Then it was time to tackle the wiring loom to get it prepared for refitting once the floor is in.  To do this I had to re-route a lot of the loom in the engine bay which had not been fitted very well – Quite a lot of exposure to heat from the exhaust, as well as passing through small pinch gaps which over the course of the rally could well cut through the wiring.  So a painstaking job to undo all the clips, and start soldering and waterproofing all connections was started – And will continue for some time. And as for the condition of some of the wiring - It is a bit of a surprise the car was even running !

Main battery isolator switch found down by pedal box
So now the car is almost ready for taking to the Classic Car Clinic next Wednesday.  Originally I planned to trailer it over their workshop, but to do this required it to be running.  Now I have all the wiring and fuel tank and lines out, obviously that is not possible, so I have arranged a tilta-tray truck to come and pick it up next Wednesday and deliver it.  In the mean time I will just keep working my way around the car – There is so much to do that at the moment I am doing 8 – 10 hours a day on it !  I would rather finish it early than to be scrabbling at the end, and I am sure that 101 things that I haven’t even thought of yet will crop up !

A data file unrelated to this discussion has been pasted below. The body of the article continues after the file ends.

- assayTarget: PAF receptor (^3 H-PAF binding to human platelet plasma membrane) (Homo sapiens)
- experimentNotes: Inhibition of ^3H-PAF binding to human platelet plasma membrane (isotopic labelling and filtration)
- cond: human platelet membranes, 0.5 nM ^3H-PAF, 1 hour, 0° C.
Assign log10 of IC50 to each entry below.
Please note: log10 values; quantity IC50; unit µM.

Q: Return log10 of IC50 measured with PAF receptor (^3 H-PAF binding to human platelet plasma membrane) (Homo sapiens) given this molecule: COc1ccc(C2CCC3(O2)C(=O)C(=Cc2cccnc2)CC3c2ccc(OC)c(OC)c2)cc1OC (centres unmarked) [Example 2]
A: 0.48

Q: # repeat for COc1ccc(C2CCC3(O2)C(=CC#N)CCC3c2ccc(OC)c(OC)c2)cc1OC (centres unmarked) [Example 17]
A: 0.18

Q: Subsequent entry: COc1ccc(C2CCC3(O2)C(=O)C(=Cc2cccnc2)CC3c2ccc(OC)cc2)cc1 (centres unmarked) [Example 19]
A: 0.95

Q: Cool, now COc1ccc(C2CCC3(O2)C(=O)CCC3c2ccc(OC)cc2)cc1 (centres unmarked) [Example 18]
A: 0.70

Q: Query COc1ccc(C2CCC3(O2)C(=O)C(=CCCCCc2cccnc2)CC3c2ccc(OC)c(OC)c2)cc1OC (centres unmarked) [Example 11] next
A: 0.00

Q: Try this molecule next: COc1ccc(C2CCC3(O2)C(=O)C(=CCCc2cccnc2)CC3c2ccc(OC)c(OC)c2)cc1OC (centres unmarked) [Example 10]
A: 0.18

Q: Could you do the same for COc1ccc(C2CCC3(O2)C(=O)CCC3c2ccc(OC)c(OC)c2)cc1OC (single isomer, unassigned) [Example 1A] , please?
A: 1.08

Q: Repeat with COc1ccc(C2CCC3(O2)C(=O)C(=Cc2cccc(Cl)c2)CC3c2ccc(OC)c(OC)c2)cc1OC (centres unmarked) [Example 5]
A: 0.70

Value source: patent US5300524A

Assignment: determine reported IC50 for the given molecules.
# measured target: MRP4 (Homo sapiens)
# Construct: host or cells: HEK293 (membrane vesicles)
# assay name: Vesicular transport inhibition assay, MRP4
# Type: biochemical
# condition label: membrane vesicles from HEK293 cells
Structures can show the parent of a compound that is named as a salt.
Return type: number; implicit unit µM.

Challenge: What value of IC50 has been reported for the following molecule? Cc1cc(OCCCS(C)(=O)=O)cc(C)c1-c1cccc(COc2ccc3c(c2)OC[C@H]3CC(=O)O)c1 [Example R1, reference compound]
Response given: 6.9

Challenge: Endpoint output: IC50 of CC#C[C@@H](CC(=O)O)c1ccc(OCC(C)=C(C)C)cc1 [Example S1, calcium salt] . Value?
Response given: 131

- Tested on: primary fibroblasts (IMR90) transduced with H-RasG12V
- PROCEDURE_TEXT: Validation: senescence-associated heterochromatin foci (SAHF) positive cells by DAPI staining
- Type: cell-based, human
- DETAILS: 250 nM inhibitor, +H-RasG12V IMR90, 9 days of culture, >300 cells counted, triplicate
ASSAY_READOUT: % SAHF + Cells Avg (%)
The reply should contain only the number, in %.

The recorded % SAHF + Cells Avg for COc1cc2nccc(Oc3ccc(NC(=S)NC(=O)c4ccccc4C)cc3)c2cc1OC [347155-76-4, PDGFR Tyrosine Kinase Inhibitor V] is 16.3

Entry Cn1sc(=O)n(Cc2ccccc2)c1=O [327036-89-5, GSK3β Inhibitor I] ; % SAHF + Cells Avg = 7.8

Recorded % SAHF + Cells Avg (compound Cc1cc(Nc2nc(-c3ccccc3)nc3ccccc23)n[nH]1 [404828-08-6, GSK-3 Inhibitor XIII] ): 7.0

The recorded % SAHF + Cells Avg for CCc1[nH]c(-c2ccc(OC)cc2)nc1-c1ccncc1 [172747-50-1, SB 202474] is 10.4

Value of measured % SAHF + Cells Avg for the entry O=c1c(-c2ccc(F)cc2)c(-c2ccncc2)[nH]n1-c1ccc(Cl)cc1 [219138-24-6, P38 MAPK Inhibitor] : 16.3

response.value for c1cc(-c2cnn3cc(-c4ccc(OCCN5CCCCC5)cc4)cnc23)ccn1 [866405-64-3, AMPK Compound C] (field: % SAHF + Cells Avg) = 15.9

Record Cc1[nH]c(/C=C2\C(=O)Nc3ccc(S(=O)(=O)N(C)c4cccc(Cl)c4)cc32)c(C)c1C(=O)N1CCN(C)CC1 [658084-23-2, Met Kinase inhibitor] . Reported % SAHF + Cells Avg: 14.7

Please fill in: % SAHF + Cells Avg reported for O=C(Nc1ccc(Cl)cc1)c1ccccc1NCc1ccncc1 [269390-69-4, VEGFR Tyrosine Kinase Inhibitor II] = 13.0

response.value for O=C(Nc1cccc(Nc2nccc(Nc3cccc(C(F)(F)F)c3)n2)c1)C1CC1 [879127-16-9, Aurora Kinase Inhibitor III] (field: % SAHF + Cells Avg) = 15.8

I have got the other rubber bump stop off – This time I took the supporting box off first, and then, having again dumped out all the California mud, put some penetrating agent on the threads and left them for 24 hours before undoing them – Much easier !   I then went right round the car putting penetrating oil an all the bolts on the rear axle and springs, hoping it will make them easier to undo when the time comes.

Clutch mechanism hanging down below chassis
At one stage I was lying underneath the car (again) looking around at what else needed to be done now everything else was removed, I noticed that the clutch actuation levers seemed to be hanging down below the chassis rails by about an inch.  Most odd, and certainly couldn’t remain like that as they will get in the way of the full length sump guard, and will be hit and damaged for sure.  I need to see how it should be set up because this can’t be right, but I haven’t got the workshop manual yet.  I also can’t really see it too clearly because my nose is about 1 inch below the problem and I can’t focus !  I need the car to be on a hoist.  In the meantime, I took to the internet and an excellent Austin Healey forum called  The Austin Healey Experience (http://www.ahexp.com/) which is proving to be most helpful with many owners and experts willing to answer my many questions.  Sure enough, someone suggested this clutch lever issue is a common problem, caused by someone fitting the mechanism upside down !  So when I have a bit more working room, I will try to rectify the issue. 

Looking up behind the dashboard !
I have looked up under the dashboard briefly, and the wiring
there looks to be a bit of a nightmare.  Once we have the battery hooked back up so we can find out which gauges and switches are working it will be another job for me to dive into. In the meantime it is just a case of trying to get as much of the work done as I can before the car goes to Mark at the Classic Car Clinic.  

Rest of the photos are here, some of which are just mine for recording purposes so I can make sure everything goes back together.    

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Ashton & Giles welcome any visitors, support, and comments as we prepare for our Adventure !